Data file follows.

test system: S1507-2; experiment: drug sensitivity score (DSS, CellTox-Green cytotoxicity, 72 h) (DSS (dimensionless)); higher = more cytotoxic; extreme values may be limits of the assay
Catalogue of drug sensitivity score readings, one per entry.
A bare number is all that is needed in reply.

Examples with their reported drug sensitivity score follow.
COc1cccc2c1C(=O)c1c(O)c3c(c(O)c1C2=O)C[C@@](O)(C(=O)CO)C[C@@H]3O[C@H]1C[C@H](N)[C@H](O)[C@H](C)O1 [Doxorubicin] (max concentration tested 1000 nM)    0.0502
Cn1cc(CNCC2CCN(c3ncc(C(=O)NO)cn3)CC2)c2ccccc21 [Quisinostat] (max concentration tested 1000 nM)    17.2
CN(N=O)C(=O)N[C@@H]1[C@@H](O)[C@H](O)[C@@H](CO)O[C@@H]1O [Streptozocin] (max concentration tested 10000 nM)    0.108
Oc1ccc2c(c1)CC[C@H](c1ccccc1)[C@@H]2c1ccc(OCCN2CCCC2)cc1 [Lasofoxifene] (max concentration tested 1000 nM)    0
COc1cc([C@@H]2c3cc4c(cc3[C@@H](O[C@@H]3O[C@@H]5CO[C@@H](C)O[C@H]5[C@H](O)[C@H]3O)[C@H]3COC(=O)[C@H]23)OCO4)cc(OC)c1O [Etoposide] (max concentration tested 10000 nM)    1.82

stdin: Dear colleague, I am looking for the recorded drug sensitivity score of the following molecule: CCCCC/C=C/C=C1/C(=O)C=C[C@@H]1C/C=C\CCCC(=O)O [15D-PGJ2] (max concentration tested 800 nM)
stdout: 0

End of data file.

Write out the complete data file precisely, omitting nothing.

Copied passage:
test system: S1507-2; experiment: drug sensitivity score (DSS, CellTox-Green cytotoxicity, 72 h) (DSS (dimensionless)); higher = more cytotoxic; extreme values may be limits of the assay
Catalogue of drug sensitivity score readings, one per entry.
A bare number is all that is needed in reply.

Examples with their reported drug sensitivity score follow.
COc1cccc2c1C(=O)c1c(O)c3c(c(O)c1C2=O)C[C@@](O)(C(=O)CO)C[C@@H]3O[C@H]1C[C@H](N)[C@H](O)[C@H](C)O1 [Doxorubicin] (max concentration tested 1000 nM)    0.0502
Cn1cc(CNCC2CCN(c3ncc(C(=O)NO)cn3)CC2)c2ccccc21 [Quisinostat] (max concentration tested 1000 nM)    17.2
CN(N=O)C(=O)N[C@@H]1[C@@H](O)[C@H](O)[C@@H](CO)O[C@@H]1O [Streptozocin] (max concentration tested 10000 nM)    0.108
Oc1ccc2c(c1)CC[C@H](c1ccccc1)[C@@H]2c1ccc(OCCN2CCCC2)cc1 [Lasofoxifene] (max concentration tested 1000 nM)    0
COc1cc([C@@H]2c3cc4c(cc3[C@@H](O[C@@H]3O[C@@H]5CO[C@@H](C)O[C@H]5[C@H](O)[C@H]3O)[C@H]3COC(=O)[C@H]23)OCO4)cc(OC)c1O [Etoposide] (max concentration tested 10000 nM)    1.82

stdin: Dear colleague, I am looking for the recorded drug sensitivity score of the following molecule: CCCCC/C=C/C=C1/C(=O)C=C[C@@H]1C/C=C\CCCC(=O)O [15D-PGJ2] (max concentration tested 800 nM)
stdout: 0